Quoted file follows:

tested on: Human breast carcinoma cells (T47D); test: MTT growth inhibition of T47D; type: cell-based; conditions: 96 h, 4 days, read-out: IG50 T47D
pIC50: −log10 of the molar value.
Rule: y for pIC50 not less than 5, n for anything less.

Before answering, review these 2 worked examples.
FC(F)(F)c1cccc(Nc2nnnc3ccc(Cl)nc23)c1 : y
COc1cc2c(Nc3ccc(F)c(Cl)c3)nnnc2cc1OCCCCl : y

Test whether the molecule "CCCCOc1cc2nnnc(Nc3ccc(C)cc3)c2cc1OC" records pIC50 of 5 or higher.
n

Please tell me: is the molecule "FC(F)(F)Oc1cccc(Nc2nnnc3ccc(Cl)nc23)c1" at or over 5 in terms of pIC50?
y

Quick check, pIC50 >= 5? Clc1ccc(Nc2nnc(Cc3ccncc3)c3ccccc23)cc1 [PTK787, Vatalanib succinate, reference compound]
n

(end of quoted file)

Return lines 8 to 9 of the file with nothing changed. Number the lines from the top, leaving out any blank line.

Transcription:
n

Please tell me: is the molecule "FC(F)(F)Oc1cccc(Nc2nnnc3ccc(Cl)nc23)c1" at or over 5 in terms of pIC50?